Leonard is on a mission to track down and kill his wife’s murderer. The only real hitch is that he has been unable to make new memories since the night of his wife's death. Writer-director Christopher Nolan plunges his audience into Leonard’s world of confusion by telling the story backwards, starting at the conclusion and working his way back to the beginning. Instead of being a gimmick, this device keeps the audience on the same page as Leonard as neither one knows what happened five minutes ago. Memento is full of narrative twists and turns, keeping the audience guessing through the very end, or beginning as the case may be.
10,000 BC (2008)
After watching the trailer and seeing the billboards, I knew this would be a bad movie, and the movie did not disappoint. The characters are poorly defined with no one even approaching likeability. The geography is highly improbable, as our band of “heroes” travels from a tundra-like region, crossing snow-capped mountains, through a rainforest at the base of the mountains, ending up in the desert, traveling all of that distance in about a week. Each region is filled with giant CG creatures, none of which are terribly convincing. The climax of the film is anything but thrilling, and surprisingly small considering the rest of the movie’s epic aspirations. But the real kicker of the movie is that it is The Ten Commandments (1956) remade by Nietzsche. Instead of God rescuing a nation of slaves from tyranny, the slaves themselves rise up against and kill “God” (really an alien) and then go off to live their lives as they see fit. Ultimately, 10,000 BC passes over the “so bad it’s fun” designation into “so bad it’s painful.”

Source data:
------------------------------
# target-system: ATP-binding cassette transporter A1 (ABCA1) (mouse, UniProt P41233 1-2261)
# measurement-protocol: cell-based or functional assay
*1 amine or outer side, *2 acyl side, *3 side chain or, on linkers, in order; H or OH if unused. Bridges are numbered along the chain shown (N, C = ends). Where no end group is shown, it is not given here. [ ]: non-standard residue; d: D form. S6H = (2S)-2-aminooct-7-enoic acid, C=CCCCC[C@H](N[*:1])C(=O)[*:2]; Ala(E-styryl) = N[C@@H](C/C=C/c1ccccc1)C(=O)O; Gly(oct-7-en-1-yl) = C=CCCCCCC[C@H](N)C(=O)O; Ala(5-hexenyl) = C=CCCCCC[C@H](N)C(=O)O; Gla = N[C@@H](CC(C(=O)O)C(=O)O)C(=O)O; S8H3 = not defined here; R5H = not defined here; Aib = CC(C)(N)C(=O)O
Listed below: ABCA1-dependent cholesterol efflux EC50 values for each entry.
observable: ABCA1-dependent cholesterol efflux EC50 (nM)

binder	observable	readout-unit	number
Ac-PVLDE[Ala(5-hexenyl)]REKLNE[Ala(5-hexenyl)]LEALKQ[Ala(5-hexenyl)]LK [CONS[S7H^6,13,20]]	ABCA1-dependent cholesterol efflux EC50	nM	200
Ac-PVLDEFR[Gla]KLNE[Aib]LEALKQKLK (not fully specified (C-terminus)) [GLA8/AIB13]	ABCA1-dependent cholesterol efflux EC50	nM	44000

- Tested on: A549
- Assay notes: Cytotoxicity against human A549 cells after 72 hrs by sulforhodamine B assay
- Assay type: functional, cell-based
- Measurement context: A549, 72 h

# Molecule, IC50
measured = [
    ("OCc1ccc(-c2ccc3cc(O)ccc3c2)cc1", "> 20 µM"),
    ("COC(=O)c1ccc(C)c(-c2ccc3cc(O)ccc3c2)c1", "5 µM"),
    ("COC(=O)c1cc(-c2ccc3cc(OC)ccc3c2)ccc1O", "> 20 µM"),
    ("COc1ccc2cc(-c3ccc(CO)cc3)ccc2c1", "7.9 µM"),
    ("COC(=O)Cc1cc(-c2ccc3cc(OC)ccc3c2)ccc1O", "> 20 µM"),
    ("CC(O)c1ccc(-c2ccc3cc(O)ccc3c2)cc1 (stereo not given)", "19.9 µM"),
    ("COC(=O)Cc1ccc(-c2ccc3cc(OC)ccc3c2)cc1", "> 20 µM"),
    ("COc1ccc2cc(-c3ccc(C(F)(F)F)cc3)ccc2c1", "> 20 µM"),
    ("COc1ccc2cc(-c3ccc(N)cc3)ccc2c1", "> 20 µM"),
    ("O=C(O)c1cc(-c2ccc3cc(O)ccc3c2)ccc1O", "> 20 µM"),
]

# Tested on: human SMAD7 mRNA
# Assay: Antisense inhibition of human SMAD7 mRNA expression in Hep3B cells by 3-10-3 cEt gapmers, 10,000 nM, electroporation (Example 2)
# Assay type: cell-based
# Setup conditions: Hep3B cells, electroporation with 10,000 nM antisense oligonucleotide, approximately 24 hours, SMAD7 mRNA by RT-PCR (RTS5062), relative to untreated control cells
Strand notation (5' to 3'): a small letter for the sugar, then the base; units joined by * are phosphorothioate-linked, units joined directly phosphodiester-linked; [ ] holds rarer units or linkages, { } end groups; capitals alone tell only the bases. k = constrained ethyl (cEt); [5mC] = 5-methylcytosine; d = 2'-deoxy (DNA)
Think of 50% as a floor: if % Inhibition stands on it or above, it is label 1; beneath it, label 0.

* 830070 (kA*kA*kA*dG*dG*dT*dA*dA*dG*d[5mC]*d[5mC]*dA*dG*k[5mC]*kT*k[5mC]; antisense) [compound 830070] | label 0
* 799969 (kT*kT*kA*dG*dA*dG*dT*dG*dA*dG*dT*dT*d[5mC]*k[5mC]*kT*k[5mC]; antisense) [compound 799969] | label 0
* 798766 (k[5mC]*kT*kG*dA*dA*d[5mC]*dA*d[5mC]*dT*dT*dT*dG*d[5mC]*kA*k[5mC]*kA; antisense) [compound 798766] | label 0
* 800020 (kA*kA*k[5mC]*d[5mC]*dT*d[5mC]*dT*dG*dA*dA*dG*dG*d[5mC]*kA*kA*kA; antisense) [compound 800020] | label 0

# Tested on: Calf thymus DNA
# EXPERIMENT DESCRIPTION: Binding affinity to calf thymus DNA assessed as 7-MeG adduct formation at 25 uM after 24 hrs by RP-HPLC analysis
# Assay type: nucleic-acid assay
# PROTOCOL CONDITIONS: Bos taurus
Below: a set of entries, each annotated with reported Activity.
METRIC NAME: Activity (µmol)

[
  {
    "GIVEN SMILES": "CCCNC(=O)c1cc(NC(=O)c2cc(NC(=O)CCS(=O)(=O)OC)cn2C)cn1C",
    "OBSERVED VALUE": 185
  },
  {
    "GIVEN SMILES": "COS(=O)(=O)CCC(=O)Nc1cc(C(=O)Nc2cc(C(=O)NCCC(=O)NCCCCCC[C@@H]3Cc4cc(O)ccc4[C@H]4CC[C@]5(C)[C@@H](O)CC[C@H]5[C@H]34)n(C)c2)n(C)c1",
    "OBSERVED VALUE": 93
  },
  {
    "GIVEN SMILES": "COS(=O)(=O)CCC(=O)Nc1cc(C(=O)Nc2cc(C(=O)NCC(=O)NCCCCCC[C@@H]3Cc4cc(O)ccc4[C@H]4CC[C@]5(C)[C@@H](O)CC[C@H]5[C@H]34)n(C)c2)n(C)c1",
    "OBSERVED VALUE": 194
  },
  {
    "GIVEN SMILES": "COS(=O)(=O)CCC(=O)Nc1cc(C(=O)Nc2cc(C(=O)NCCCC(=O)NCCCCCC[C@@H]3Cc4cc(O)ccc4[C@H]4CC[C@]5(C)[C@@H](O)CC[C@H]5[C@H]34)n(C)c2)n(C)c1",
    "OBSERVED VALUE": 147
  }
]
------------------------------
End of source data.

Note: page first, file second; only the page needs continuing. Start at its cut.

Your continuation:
Coming up next: two water movies.